Reporting on rugby from a wheelchair

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One on one interviews are always easier from an access standpoint. Photo: Michael Pulman

As one of the rare wheelchair-bound members of New Zealand’s rugby media pack, it’s been an interesting experience thus far and on a few examples I’ve had to “drive my way in” to get those all-important quotes on record.

The key is that I be up front and honest about the disability and access requirements right from the start. Not to my fellow reporters, but to the media managers.

I do this when I inquire about an interview possibility, attend a game, and especially filling out application forms for accreditation. Questions like “is the venue wheelchair accessible?” and “will my support worker be able to attend with me?” are some of the ones I ask.

Ahead of my first year covering Super Rugby as part of the accredited media, I had the conversation with a media manager about all this. They told me to fill out two application forms, but the prior conversation had been important just to establish why I needed a support worker with me in the media room at all times. The reason for someone being there isn’t just so they “can get into the game for free” as one person put it, but it’s because I actually need someone (who is paid by me) to help me with getting things in and out of my bag, et cetera.

In general, other reporters have always been greatly welcoming and inclusive toward me.

I’ve had some people jokingly say that I “played the wheelchair card” to get media access with rugby teams. Me stating my access issues, or the need for a support worker to attend with me, is just a necessity so that I can perform to my very best ability.

Most media rooms I’ve seen are accessible to wheelchairs, but there have been examples of venues that can’t stake the same claim.

One such example of this is Rotorua International Stadium. The Chiefs had shifted one of their home games to this venue in 2015. I signalled my interest to work at the game, but after a few inquiries I learnt that the media room was not wheelchair accessible. I thought that would be that and I’d be working on my laptop from home. Then I got a phone call, and it was the Chiefs media manager who told me that they were going to setup a table for me on the field.

“On the field!”, I thought. So there I was, field side with my laptop setup for the Chiefs match in 2015. I’ll never forget seeing Augustine Pulu dive over the try line right in front of me that night, not the only moment that I almost forgot I was there to work as a journalist, not a fan.

It gets a little bit different when it comes to covering International rugby though.

First time in a media scrum with All Blacks captain Kieran Read; I was pushed to the back, ironically after starting out near the front after the media manager had given me earlier warning of the interviews beginning. Reporters pushed their way past me, microphones and cameras all but blurred my vision of the All Black skipper. Thankfully, one reporter noticed my difficulty and kindly said he would send through his audio so that I could get on with writing my story.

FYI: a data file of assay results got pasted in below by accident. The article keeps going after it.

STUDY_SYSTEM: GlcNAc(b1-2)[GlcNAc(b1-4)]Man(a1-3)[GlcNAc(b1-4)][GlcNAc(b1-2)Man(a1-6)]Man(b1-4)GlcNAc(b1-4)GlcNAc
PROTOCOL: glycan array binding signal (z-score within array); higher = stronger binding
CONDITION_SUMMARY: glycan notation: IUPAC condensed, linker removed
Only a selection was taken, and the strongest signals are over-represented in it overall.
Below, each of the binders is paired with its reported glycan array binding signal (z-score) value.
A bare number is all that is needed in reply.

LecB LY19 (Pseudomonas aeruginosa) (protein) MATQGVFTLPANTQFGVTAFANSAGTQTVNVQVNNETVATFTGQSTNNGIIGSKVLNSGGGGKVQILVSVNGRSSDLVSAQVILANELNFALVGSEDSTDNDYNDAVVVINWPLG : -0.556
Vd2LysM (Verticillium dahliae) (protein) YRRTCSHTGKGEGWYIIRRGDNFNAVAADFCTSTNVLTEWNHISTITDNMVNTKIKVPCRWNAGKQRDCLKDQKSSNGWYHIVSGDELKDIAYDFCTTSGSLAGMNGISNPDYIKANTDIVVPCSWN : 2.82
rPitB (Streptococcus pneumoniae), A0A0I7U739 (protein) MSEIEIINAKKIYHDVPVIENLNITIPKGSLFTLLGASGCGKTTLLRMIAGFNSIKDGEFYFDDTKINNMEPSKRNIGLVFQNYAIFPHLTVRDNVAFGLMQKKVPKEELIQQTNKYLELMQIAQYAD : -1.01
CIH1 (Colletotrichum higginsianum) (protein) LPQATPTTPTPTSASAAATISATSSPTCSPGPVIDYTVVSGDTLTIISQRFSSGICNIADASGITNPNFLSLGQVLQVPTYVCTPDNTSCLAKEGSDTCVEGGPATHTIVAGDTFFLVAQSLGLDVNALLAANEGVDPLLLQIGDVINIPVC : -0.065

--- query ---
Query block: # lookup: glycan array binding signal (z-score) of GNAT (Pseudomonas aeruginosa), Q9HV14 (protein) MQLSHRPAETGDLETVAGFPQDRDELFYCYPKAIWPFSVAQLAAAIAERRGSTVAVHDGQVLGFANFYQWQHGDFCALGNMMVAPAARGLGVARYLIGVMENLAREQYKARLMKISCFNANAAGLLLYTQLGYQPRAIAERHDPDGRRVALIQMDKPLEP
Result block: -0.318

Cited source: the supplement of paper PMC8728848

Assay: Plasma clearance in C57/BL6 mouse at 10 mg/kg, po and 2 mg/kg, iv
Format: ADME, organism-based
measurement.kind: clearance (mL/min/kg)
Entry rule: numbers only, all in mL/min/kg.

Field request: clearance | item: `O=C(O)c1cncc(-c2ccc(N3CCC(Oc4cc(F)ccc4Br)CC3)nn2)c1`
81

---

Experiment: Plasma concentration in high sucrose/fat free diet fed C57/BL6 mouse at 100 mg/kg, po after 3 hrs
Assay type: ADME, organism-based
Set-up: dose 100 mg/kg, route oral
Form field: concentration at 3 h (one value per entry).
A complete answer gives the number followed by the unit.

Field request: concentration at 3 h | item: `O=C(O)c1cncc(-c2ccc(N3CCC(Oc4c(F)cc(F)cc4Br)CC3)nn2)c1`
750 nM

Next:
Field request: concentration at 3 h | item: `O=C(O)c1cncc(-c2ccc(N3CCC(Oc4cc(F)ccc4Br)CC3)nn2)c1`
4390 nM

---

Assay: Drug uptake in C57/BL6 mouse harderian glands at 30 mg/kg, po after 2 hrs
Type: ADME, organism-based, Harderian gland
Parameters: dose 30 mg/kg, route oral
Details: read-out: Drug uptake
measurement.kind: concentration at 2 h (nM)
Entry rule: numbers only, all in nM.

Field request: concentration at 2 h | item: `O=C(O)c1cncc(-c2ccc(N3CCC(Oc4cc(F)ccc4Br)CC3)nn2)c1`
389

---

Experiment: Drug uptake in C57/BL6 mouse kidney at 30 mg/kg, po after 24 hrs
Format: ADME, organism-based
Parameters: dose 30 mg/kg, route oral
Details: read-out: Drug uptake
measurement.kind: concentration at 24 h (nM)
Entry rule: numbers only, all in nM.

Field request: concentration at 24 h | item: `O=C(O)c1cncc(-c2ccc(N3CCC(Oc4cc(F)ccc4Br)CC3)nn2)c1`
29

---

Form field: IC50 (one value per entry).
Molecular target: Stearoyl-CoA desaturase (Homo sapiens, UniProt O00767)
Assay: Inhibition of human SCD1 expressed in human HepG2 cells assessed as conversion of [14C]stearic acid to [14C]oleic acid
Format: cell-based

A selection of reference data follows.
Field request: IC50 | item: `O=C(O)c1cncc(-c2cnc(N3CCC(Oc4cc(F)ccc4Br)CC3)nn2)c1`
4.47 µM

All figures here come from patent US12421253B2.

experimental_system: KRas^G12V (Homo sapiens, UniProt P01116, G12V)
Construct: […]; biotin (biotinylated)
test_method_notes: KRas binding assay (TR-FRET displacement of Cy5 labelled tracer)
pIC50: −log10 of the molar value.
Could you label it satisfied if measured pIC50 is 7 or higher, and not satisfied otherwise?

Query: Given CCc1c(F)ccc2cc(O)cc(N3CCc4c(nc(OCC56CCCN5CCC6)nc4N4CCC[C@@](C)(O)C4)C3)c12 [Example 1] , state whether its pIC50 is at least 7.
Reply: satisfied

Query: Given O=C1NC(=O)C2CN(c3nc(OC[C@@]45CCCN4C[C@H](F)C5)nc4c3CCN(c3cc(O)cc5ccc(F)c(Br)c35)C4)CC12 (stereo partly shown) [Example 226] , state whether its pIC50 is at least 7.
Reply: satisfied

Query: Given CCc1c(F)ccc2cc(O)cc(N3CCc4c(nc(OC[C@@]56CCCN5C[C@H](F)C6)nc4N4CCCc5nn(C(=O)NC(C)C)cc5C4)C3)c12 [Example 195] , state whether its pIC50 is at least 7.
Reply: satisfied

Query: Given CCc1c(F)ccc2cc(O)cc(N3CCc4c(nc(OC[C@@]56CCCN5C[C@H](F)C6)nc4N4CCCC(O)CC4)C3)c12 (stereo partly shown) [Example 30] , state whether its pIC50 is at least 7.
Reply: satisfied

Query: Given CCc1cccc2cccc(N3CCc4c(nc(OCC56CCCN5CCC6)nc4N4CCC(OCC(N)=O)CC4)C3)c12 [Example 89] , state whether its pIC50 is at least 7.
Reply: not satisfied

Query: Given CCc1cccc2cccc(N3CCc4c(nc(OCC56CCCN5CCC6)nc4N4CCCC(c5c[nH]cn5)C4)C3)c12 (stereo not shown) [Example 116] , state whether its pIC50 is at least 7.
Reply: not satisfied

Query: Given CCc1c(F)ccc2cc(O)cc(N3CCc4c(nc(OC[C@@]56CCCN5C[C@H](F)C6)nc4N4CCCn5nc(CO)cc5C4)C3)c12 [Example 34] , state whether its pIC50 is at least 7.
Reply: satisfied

The restrictions about bringing a support worker in are also slightly trickier. As I eluded to earlier, it’s very important that I have the conversation with the media managers involved beforehand.

Looking outside of the reporting work; I certainly think that a lot can be done to improve the match experience for disabled patrons. Not just physically disabled, but also those who are visually impaired. I know a man who is partially sighted and he struggles getting to and from his seat. He pays hundreds of dollars a year paying a yearly membership – and while he enjoys the games themselves – the experience before and after is often less than pleasant. It would also help if the accessible seating for wheelchair users at games was situated in a way that vision of the field wouldn’t be impaired when others in the crowd stand up as a try is scored.

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Posted in Disability, Sports

HealthCare NZ to pick up 850 families wanting Home Support

IHC New Zealand boss Ralph Jones has confirmed that HealthCare NZ and Spectrum Care are likely to take over provision of home support and facility based respite for its clients.

IDEA Services has been in the news for dropping the two services, and even more recently for cutting its Autism support, but the impending signature with two of New Zealand’s most prominent support providers is encouraging.

850 families receive home support under IDEA Services, and the provider says it’s confident that HealthCare NZ can take on each of those.

“When we signalled an intention to move out of these services, a great deal of work was done to ensure continuity”, Ralph Jones said. “We know that families want certainty and we are pleased to be able to share the next step as part of our commitment to ensure uninterrupted services”, Jones added

Three of the respite bases will be managed by HealthCare NZ, and Spectrum Care are wanting to manage two in the Wellington region.

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Posted in Disability

Minister for Disability Issues lashes out in Parliament

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Minister Wagner lashed out in Parliament this afternoon. Photo: TheWorkingBlog

In a remarkable afternoon in Parliament; the Minister for Disability Issues took aim at IDEA Services and labelled the provider irresponsible.

Opposition Labour MP Poto Williams has accused Nicky Wagner of reacting in an appalling manner when asked about cuts to Autism Spectrum Disorder (ASD) support announced by IDEA Services on Tuesday.

In a rant of sorts, Wagner accused IDEA Services of doing a U-turn on discussions about re-signing the contract which would have seen the ASD support continue. Wagner also claims that IDEA refused to enter into transitional services before a new provider was found.

“After previously indicating they would renew contracts, they gave no notice their clients. They also refused to agree to a temporary three month contract”, Wagner said. “I say that IDEA Services is being totally irresponsible. We all know change is difficult, especially for this cohort of clients where routine and security is so important”, Wagner added.